Man troubled by bothersome noises holding hands over his ears to block them out.

One way your body provides information to you is through pain response. It’s not a terribly fun approach but it can be effective. When that megaphone you’re standing next to goes too loud, the pain allows you to know that severe ear damage is happening and you instantly (if you’re smart) cover your ears or remove yourself from that extremely loud environment.

But for around 8-10% of individuals, quiet sounds can be detected as painfully loud, despite their measured decibel level. Hearing specialists refer to this condition as hyperacusis. This is the medical label for excessively sensitive ears. There’s no cure for hyperacusis, but there are treatments that can help you get a handle on your symptoms.

Heightened sound sensitivity

Hypersensitivity to sound is known as hyperacusis. The majority of people with hyperacusis have episodes that are activated by a particular set of sounds (usually sounds within a range of frequencies). Quiet noises will often sound very loud. And loud noises seem even louder.

Hyperacusis is often connected with tinnitus, hearing trouble, and even neurological difficulties, although no one really knows what actually causes it. With regards to symptoms, severity, and treatment, there is a significant degree of personal variability.

What’s a typical hyperacusis response?

In most instances, hyperacusis will look and feel something like this:

  • After you hear the initial sound, you could experience pain and hear buzzing for days or even weeks.
  • The louder the sound is, the more intense your response and pain will be.
  • You might also experience dizziness and trouble keeping your balance.
  • Everyone else will think a particular sound is quiet but it will sound very loud to you.

Treatments for hyperacusis

When you have hyperacusis the world can become a minefield, especially when your ears are extremely sensitive to a wide range of frequencies. You never know when a wonderful night out will suddenly become an audio onslaught that will leave you with ringing ears and a three-day migraine.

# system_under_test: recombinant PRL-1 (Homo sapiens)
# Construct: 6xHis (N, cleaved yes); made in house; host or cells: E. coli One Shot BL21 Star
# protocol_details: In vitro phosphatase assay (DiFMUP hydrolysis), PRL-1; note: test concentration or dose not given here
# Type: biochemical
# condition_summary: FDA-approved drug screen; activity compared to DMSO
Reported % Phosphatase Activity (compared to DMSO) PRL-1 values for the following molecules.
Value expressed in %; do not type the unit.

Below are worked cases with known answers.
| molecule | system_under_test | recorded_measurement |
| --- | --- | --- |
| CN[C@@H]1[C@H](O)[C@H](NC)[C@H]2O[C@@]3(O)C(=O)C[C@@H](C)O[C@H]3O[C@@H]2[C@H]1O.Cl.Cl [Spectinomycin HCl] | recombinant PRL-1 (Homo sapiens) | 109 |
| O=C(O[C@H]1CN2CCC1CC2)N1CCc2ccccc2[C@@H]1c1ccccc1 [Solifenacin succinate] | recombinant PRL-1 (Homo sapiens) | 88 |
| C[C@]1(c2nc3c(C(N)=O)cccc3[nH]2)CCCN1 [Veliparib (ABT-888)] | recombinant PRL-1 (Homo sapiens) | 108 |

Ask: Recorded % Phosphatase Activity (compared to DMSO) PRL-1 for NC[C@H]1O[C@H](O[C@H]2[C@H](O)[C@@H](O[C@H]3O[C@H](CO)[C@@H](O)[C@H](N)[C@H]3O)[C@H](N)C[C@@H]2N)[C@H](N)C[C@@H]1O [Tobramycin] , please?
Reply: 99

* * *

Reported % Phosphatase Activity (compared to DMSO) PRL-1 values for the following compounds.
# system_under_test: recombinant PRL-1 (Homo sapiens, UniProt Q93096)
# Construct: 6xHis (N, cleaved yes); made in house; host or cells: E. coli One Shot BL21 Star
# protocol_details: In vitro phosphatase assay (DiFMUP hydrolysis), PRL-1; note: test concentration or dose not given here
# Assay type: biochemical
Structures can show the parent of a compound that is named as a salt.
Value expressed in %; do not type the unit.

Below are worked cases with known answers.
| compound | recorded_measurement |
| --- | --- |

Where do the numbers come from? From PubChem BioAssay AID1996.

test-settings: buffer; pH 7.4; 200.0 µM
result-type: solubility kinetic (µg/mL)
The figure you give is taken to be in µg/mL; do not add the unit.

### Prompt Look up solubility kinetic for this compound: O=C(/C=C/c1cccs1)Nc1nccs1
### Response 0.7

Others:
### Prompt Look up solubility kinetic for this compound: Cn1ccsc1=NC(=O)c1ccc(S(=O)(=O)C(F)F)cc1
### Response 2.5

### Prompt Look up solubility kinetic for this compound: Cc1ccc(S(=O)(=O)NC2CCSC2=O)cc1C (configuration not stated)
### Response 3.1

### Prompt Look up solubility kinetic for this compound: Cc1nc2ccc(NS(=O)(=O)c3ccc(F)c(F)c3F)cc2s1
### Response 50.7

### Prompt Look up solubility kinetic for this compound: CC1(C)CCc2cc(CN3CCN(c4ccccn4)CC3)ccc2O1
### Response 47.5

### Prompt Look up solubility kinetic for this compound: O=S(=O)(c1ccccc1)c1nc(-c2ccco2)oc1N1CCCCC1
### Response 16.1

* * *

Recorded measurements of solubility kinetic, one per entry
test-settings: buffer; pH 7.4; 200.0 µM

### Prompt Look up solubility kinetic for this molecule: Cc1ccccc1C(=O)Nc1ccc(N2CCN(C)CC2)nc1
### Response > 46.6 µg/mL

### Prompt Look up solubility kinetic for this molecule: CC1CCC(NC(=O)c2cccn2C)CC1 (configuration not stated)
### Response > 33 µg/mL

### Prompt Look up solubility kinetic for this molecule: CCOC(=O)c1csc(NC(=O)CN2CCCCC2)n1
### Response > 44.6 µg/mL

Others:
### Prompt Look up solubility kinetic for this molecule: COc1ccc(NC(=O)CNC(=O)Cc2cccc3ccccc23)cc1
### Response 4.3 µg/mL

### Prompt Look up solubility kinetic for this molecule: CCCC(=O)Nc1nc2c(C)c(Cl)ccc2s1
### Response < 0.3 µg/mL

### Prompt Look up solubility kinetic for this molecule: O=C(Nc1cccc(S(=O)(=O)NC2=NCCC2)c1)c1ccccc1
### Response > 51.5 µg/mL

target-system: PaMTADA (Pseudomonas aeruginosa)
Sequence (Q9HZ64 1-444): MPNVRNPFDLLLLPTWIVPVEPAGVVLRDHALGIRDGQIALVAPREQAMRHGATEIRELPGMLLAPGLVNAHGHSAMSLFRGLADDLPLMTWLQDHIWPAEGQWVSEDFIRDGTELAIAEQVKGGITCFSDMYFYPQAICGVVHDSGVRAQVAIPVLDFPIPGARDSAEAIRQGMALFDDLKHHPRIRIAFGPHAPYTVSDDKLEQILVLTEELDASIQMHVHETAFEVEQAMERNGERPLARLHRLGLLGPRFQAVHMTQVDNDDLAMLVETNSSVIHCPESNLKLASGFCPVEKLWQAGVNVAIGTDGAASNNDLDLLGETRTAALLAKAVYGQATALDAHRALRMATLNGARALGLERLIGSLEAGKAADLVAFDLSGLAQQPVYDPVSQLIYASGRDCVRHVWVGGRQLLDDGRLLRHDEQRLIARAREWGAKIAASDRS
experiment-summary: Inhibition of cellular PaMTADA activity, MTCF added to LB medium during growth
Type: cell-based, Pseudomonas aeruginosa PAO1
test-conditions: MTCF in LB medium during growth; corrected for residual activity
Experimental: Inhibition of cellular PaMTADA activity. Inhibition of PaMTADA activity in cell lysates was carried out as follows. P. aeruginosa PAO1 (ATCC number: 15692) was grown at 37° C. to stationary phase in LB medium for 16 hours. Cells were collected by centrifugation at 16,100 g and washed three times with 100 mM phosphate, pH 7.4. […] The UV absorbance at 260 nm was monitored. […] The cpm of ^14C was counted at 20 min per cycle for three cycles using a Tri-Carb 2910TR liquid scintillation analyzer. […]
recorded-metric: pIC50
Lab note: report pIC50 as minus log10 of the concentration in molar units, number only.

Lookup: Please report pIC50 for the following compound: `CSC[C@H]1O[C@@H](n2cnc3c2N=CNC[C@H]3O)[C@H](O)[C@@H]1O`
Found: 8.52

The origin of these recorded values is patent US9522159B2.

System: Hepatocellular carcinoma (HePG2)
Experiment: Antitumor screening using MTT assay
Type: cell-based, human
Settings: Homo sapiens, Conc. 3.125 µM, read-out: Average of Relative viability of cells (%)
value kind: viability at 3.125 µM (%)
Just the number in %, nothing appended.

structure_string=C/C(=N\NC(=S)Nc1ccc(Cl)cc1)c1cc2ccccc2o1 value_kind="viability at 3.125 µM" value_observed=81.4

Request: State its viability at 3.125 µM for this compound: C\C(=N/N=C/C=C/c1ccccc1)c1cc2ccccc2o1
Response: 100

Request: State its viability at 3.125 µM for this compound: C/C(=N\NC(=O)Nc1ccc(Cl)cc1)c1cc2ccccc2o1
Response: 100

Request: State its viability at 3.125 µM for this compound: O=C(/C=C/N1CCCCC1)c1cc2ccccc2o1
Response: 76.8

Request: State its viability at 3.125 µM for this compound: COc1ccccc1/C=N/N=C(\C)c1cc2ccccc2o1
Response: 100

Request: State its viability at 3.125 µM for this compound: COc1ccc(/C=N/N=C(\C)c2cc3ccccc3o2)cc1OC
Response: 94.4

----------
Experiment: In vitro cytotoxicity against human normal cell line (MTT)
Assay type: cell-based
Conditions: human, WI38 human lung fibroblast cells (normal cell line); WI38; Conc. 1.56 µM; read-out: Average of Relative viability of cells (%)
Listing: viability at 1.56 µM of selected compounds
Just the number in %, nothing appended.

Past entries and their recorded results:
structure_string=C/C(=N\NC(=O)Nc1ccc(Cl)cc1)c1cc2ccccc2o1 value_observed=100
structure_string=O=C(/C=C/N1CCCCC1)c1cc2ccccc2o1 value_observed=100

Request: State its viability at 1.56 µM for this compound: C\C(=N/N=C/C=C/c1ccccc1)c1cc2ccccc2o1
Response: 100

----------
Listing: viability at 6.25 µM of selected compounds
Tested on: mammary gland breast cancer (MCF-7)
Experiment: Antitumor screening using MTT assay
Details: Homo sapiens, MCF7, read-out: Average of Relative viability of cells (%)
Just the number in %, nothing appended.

That’s why it’s so important to get treatment. There are various treatments available depending on your specific situation and we can help you choose one that’s best for you. The most common options include the following.

Masking devices

One of the most frequently deployed treatments for hyperacusis is something called a masking device. This is a device that can cancel out specific wavelengths. So those offensive frequencies can be removed before they make it to your ears. You can’t have a hyperacusis attack if you can’t hear the offending sound!


Earplugs are a less state-of-the-art play on the same general approach: you can’t have a hyperacusis event if you can’t hear… well, anything. There are undoubtedly some disadvantages to this low tech strategy. Your overall hearing problems, including hyperacusis, may worsen by using this strategy, according to some evidence. If you’re considering using earplugs, call us for a consultation.

Ear retraining

One of the most thorough methods of treating hyperacusis is known as ear retraining therapy. You’ll use a mix of devices, physical therapy, and emotional counseling to try to change the way you react to certain types of sounds. Training yourself to ignore sounds is the basic idea. This strategy depends on your dedication but generally has a positive rate of success.

Less common approaches

Less prevalent strategies, including ear tubes or medication, are also utilized to manage hyperacusis. These approaches are less commonly used, depending on the specialist and the individual, because they have delivered mixed success.

A big difference can come from treatment

Because hyperacusis will vary from person to person, a specialized treatment plan can be developed depending on your symptoms as you encounter them. Effectively treating hyperacusis depends on determining an approach that’s best for you.

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The site information is for educational and informational purposes only and does not constitute medical advice. To receive personalized advice or treatment, schedule an appointment.
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